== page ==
Valves perform a vital function in the lab of opening, closing, and controlling the flow of fluid through a pipe or tubing. Valves come in a grand array of sizes, materials of construction, controls, and precision. Simple valves are used to open or close the tube for flow. More sophisticated valves can control the amount of flow by controlling the size of the aperture through which the fluid is allowed to pass. Some computer-controlled valves can deliver high accuracy and precision of flow for experiments like multi-flow reactors. For a list of valve manufacturers, see our online directory: LabManager.com/valve-manufacturers
9 Questions to Ask When Buying Valves:
- What is the application?
- What fluid’s flow needs to be controlled?
- What is the size of the pipe or tubing?
- What is the pressure of the fluid?
- What level of flow control is required?
- How accurately and precisely does the flow need to be controlled and delivered?
- What valve material is needed to be compatible with the fluid?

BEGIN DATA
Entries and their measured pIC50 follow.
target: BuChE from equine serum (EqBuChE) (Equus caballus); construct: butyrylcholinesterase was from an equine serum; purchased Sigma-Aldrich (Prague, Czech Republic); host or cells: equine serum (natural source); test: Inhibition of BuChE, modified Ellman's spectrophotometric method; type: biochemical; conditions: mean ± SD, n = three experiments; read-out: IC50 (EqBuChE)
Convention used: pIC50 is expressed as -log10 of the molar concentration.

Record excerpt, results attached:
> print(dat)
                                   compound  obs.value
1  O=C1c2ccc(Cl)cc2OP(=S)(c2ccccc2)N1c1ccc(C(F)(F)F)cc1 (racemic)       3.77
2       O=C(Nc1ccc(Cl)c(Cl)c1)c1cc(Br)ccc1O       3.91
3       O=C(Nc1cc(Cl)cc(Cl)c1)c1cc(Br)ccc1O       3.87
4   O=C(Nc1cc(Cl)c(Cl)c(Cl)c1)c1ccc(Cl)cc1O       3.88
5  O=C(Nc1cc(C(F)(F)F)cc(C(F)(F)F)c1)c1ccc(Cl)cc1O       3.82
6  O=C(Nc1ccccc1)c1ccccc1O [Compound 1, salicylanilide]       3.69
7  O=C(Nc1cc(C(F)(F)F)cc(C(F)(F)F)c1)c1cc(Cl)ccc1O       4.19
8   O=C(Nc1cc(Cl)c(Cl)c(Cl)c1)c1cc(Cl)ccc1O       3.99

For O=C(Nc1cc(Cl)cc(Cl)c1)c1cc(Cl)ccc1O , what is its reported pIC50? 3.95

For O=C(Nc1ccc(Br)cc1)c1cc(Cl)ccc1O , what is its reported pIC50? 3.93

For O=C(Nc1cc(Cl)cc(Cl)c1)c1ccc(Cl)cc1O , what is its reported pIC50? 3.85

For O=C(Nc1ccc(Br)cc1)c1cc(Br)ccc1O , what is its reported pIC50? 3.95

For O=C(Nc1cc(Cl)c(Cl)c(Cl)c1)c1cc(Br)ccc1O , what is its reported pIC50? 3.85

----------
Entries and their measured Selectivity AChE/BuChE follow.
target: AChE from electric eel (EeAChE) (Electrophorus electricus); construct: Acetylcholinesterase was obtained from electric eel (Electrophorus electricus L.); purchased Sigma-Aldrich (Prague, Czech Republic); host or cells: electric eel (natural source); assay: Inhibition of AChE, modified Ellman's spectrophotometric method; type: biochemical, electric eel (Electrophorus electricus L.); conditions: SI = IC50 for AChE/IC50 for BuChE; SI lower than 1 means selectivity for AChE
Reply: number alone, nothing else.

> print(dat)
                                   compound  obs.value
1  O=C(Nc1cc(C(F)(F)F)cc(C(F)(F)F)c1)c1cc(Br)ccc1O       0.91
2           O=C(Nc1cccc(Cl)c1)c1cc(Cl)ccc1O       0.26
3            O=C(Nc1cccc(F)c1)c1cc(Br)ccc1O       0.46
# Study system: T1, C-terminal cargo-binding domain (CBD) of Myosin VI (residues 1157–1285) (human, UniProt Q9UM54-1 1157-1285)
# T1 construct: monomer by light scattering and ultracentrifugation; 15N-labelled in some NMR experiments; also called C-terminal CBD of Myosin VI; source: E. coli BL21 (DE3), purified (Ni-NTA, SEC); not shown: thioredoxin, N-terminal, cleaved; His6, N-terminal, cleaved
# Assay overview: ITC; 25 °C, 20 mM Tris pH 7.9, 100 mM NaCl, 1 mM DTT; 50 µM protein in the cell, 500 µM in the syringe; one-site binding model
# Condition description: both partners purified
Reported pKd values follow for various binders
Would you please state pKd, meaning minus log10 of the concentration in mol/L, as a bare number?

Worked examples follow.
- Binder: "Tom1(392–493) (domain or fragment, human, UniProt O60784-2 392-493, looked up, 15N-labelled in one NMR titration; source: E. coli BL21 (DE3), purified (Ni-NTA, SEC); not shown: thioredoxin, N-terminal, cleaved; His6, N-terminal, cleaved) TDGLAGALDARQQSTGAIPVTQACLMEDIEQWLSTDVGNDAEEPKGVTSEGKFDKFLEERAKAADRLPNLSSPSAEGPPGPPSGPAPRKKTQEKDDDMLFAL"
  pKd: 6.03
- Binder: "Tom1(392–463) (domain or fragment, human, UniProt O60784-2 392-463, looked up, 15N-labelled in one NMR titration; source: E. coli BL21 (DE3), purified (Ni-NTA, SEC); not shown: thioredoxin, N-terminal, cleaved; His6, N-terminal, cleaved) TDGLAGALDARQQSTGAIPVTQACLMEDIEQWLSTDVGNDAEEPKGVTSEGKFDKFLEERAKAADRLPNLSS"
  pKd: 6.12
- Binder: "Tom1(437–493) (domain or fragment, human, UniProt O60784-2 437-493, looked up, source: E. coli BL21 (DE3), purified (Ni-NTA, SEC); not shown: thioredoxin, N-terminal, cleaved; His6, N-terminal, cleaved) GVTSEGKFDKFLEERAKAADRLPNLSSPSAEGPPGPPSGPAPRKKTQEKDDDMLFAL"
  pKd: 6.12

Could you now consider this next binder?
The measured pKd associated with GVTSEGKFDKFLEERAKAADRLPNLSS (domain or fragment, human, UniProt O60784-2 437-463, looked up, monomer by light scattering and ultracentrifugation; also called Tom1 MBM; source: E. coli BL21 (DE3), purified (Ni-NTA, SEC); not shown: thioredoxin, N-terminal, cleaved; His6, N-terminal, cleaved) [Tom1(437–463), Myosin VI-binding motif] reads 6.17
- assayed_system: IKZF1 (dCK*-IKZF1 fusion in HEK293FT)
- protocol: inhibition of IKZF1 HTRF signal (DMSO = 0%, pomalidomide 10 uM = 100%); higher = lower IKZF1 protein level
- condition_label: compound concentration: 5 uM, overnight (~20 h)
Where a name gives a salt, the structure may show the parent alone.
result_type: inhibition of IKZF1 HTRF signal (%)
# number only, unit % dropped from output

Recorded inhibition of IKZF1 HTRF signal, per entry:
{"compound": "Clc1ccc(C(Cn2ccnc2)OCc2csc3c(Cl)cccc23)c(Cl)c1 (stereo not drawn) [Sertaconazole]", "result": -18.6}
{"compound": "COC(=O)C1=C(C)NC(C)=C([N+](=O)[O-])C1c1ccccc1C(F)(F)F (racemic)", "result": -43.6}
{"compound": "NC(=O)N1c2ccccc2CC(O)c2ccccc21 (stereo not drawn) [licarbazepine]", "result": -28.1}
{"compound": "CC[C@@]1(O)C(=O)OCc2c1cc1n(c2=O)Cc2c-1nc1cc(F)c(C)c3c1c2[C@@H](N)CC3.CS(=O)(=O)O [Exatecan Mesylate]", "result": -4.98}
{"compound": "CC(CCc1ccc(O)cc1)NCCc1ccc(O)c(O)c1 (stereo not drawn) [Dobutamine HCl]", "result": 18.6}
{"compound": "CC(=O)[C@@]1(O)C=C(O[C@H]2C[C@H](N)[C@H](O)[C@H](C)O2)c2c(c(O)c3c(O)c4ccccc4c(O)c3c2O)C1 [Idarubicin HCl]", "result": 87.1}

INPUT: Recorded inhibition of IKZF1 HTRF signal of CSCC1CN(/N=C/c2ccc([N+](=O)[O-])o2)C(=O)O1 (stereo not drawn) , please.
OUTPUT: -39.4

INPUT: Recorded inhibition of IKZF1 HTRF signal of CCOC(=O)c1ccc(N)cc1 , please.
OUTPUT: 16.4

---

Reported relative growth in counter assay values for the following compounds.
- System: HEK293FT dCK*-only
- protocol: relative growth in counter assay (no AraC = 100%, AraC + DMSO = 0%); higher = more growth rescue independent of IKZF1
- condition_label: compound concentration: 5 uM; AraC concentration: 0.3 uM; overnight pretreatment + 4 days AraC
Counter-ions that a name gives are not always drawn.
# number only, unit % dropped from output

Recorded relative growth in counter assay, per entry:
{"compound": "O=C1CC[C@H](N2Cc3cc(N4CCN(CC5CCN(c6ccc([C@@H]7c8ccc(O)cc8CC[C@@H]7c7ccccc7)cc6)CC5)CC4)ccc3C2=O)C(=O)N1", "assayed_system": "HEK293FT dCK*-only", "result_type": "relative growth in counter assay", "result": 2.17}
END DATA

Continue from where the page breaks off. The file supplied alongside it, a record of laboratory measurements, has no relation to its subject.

- How many valves are needed?
- Do we need a backup valve, in case of valve failure?
The wetted surfaces of the valve will interact with the fluid being controlled. It is important to understand any potential chemical reactions between the fluid and the valve. Since valves are made in a wide variety of different materials from metals to plastics, a safe material with appropriate chemical compatibility can usually be found.
Valves are used for a wide diversity of functions in the lab. These different kinds of valves are often produced by manufacturers that specialize in different applications. A valve for water plumbing is designed and constructed significantly differently than a valve used for proportional pressure control. Especially when exploring a different valve application, start with a manufacturer that has expertise in that area.